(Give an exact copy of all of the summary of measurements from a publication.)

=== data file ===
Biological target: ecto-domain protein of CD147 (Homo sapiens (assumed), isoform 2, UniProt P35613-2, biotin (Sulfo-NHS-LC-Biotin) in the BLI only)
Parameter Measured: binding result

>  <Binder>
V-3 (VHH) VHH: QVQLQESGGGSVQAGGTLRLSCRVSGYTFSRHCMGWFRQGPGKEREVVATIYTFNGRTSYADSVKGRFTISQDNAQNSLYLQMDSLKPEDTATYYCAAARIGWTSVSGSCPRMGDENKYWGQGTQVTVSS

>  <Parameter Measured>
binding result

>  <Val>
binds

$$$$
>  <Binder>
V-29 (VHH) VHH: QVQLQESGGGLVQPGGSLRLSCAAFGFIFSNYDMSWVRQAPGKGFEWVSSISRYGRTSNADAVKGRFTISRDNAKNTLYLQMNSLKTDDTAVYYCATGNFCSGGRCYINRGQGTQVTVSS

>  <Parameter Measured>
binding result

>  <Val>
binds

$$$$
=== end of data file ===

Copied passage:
Biological target: ecto-domain protein of CD147 (Homo sapiens (assumed), isoform 2, UniProt P35613-2, biotin (Sulfo-NHS-LC-Biotin) in the BLI only)
Parameter Measured: binding result

>  <Binder>
V-3 (VHH) VHH: QVQLQESGGGSVQAGGTLRLSCRVSGYTFSRHCMGWFRQGPGKEREVVATIYTFNGRTSYADSVKGRFTISQDNAQNSLYLQMDSLKPEDTATYYCAAARIGWTSVSGSCPRMGDENKYWGQGTQVTVSS

>  <Parameter Measured>
binding result

>  <Val>
binds

$$$$
>  <Binder>
V-29 (VHH) VHH: QVQLQESGGGLVQPGGSLRLSCAAFGFIFSNYDMSWVRQAPGKGFEWVSSISRYGRTSNADAVKGRFTISRDNAKNTLYLQMNSLKTDDTAVYYCATGNFCSGGRCYINRGQGTQVTVSS

>  <Parameter Measured>
binding result

>  <Val>
binds

$$$$